Videos on Release

Rescuers: Stories of Courage

Why do ordinary people become heroes? That question is explored in the book Rescuers: Portraits of Moral Courage in the Holocaust by Gay Block and Malka Drucker, the source for Showtime's Rescuers: Stories of Courage. The video recounts the true stories of two couples who rescued Jews from harm's way during World War II. The first segment follows Aart and Johtje Vos, a newly married couple who hid Jews in their country home. The Voses never meant to help Jews fleeing Holland's Nazi occupation, but they felt obliged to rescue people facing execution. They ran their shelter for years, despite repeated searches by the SS. The second segment tells the story of Emile and Marie Taquet, a childless Belgian couple who, despite extreme danger, hid dozens of Jewish boys among students at their Catholic school until the war ended. The Voses and the Taquets weren't saints, but they demonstrated an almost saintly courage. Fascinating viewing.

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Feet of Flames

Last July 25, Irish dancer and impresario Michael Flatley brought a company of singers, musicians and dancers to a massive outdoor stage on the Route of Kings in London's Hyde Park. As day faded into evening, 25,000 spectators watched a spectacular show that featured Irish soloists singing, Irish instrumentalists playing, and Irish solo and group dancers wheeling about in elaborate formations. The show didn't tell a specific story; rather, it was a series of set pieces — elaborately choreographed numbers interspersed with singing and instrumental playing.

The dancers displayed the Flatley touch. A former star of the Riverdance troupe, who had a falling out with its directors, Flatley has taken the traditional, controlled movements of Irish dance and spiced them up with ballet and modern-dance techniques. These alterations have upset some Irish-dance purists, but Flatley's innovations have certainly produced an energetic synthesis. The audience watching his show was enthusiastically appreciative, and most viewers of the video, which was made from footage shot at the July 25 performance, should find the spectacle invigorating as well.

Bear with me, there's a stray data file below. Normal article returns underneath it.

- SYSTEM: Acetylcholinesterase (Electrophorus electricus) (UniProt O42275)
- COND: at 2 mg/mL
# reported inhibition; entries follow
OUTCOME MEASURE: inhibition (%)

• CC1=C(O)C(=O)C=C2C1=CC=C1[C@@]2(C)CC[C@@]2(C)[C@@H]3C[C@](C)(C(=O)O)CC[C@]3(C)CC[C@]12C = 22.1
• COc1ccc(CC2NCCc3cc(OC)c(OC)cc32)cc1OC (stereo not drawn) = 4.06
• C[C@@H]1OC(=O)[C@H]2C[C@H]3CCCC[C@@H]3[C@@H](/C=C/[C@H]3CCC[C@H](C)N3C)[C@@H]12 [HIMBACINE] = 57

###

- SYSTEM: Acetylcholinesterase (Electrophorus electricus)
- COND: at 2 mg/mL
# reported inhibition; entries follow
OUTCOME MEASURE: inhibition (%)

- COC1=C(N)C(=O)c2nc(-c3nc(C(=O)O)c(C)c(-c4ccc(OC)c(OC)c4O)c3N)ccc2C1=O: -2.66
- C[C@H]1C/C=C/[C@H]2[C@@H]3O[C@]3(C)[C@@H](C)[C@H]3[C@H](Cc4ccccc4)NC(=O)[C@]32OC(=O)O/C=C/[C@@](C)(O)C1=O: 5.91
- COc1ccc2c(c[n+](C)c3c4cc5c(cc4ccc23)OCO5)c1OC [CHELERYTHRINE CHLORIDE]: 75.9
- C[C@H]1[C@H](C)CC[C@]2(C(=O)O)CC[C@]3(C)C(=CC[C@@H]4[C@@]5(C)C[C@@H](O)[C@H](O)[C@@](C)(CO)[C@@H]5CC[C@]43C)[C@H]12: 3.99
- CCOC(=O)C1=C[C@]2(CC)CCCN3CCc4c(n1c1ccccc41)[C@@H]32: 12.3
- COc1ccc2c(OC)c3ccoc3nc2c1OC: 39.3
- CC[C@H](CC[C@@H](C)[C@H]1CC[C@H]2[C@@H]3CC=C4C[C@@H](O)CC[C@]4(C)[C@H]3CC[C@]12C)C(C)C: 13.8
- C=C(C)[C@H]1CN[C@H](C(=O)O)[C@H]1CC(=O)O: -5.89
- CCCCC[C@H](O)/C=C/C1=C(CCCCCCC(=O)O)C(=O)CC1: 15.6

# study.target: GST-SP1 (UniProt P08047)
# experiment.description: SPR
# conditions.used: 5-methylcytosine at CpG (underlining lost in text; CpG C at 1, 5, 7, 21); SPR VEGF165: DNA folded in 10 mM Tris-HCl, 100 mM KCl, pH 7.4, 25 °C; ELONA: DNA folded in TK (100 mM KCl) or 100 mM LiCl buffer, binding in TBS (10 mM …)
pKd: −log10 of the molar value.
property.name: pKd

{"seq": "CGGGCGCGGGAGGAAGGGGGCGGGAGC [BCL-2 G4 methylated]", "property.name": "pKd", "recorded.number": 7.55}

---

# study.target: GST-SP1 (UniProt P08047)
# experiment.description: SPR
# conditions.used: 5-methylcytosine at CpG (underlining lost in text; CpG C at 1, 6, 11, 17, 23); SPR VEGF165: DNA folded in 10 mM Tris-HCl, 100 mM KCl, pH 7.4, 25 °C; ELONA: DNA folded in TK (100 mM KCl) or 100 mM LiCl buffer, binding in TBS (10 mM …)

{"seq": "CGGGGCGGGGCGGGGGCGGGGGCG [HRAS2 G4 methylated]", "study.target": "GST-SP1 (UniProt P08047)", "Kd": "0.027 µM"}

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The Healing Touch of Jesus

This video, which is an episode of the “Topical Bible Series,” is a somewhat unusual production. It combines biblical re-enactments, voice-over narration by actor Richard Kiley as the evangelist Matthew, commentary by singer/songwriter Kathy Troccoli and a music video that uses footage from the biblical re-enactments as background for a Troccoli-sung ballad called “When I Look at You.” The Healing Touch of Jesus focuses on the healing miracles of Christ found in St. Matthew's Gospel. It stars Bruce Marchiano as a smiling Jesus who takes delight in bringing the afflicted back to health. Among those he rescues are the man with leprosy, the servant of the Roman centurion, Saint Peter's mother-in-law, the men afflicted with demons and the Canaanite woman. After the re-enactments, Troccoli comments on the deeper significance of each miracle and describes what it means to her. In some ways, The Healing Touch of Jesus is a confused effort. Is it exegesis? Autobiography? Entertainment? But its heart is in the right place, and most viewers are sure to hear something inspirational from the movie.

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The Little Kidnappers

Based on a short story called Scotch Settlement by Neil Paterson and an acclaimed 1953 film, The Little Kidnappers is a movie with a heart. The film is set in 1903 Nova Scotia, a land still feeling the aftereffects of South Africa's Boer War. To this beautiful Canadian coast come two little boys, the orphaned sons of a Scots-Canadian sergeant killed in the war. The boys are 8-year-old Harry (Leo Wheatley) and his younger brother Davy (Charles Miller). These sweet little fellow have crossed the Atlantic Ocean to take up residence with their MacKensie grandparents. James MacKensie (Charlton Heston) is a dour Scot, with a harsh soul and a hate for his Dutch neighbors. His wife and daughter are kind women, and gladly welcome the boys. But Harry and Davy are lonely, so they take in a lost baby as a pet. Naturally, this leads to complications and the learning of a few important lessons for young and old. The Little Kidnappers is a lovely little movie, just right for a family looking to entertain both adults and children.

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Loretta G. Seyer